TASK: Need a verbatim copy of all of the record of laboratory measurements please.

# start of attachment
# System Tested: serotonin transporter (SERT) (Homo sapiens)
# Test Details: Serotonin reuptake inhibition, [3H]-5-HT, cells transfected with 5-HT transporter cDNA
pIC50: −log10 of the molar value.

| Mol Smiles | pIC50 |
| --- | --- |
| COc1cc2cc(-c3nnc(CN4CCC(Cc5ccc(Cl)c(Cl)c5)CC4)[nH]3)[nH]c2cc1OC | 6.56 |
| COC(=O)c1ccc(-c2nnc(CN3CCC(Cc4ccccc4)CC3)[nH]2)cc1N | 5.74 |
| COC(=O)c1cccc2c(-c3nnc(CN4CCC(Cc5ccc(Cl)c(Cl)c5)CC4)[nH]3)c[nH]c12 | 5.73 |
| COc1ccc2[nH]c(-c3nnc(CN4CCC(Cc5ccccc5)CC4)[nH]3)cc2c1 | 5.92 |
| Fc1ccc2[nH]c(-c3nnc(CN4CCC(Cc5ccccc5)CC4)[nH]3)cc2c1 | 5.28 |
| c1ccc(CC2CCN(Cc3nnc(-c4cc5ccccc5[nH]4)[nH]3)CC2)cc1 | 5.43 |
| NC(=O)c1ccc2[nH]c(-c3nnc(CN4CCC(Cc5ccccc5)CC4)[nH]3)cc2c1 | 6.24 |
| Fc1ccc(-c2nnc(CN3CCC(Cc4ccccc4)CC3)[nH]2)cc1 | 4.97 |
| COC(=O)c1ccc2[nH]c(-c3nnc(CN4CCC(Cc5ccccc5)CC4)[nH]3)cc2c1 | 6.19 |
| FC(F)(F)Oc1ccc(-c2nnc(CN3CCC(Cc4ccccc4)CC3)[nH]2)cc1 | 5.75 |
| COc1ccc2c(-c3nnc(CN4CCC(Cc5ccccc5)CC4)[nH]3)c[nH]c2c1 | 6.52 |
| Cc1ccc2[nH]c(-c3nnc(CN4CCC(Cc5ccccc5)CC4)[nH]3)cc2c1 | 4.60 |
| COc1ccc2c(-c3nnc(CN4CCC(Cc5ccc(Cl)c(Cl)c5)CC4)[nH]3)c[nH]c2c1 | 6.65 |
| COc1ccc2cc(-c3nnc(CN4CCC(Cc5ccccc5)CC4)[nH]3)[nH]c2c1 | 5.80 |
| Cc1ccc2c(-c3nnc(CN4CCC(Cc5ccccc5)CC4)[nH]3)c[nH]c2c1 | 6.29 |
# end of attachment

# System Tested: serotonin transporter (SERT) (Homo sapiens)
# Test Details: Serotonin reuptake inhibition, [3H]-5-HT, cells transfected with 5-HT transporter cDNA
pIC50: −log10 of the molar value.

| Mol Smiles | pIC50 |
| --- | --- |
| COc1cc2cc(-c3nnc(CN4CCC(Cc5ccc(Cl)c(Cl)c5)CC4)[nH]3)[nH]c2cc1OC | 6.56 |
| COC(=O)c1ccc(-c2nnc(CN3CCC(Cc4ccccc4)CC3)[nH]2)cc1N | 5.74 |
| COC(=O)c1cccc2c(-c3nnc(CN4CCC(Cc5ccc(Cl)c(Cl)c5)CC4)[nH]3)c[nH]c12 | 5.73 |
| COc1ccc2[nH]c(-c3nnc(CN4CCC(Cc5ccccc5)CC4)[nH]3)cc2c1 | 5.92 |
| Fc1ccc2[nH]c(-c3nnc(CN4CCC(Cc5ccccc5)CC4)[nH]3)cc2c1 | 5.28 |
| c1ccc(CC2CCN(Cc3nnc(-c4cc5ccccc5[nH]4)[nH]3)CC2)cc1 | 5.43 |
| NC(=O)c1ccc2[nH]c(-c3nnc(CN4CCC(Cc5ccccc5)CC4)[nH]3)cc2c1 | 6.24 |
| Fc1ccc(-c2nnc(CN3CCC(Cc4ccccc4)CC3)[nH]2)cc1 | 4.97 |
| COC(=O)c1ccc2[nH]c(-c3nnc(CN4CCC(Cc5ccccc5)CC4)[nH]3)cc2c1 | 6.19 |
| FC(F)(F)Oc1ccc(-c2nnc(CN3CCC(Cc4ccccc4)CC3)[nH]2)cc1 | 5.75 |
| COc1ccc2c(-c3nnc(CN4CCC(Cc5ccccc5)CC4)[nH]3)c[nH]c2c1 | 6.52 |
| Cc1ccc2[nH]c(-c3nnc(CN4CCC(Cc5ccccc5)CC4)[nH]3)cc2c1 | 4.60 |
| COc1ccc2c(-c3nnc(CN4CCC(Cc5ccc(Cl)c(Cl)c5)CC4)[nH]3)c[nH]c2c1 | 6.65 |
| COc1ccc2cc(-c3nnc(CN4CCC(Cc5ccccc5)CC4)[nH]3)[nH]c2c1 | 5.80 |
| Cc1ccc2c(-c3nnc(CN4CCC(Cc5ccccc5)CC4)[nH]3)c[nH]c2c1 | 6.29 |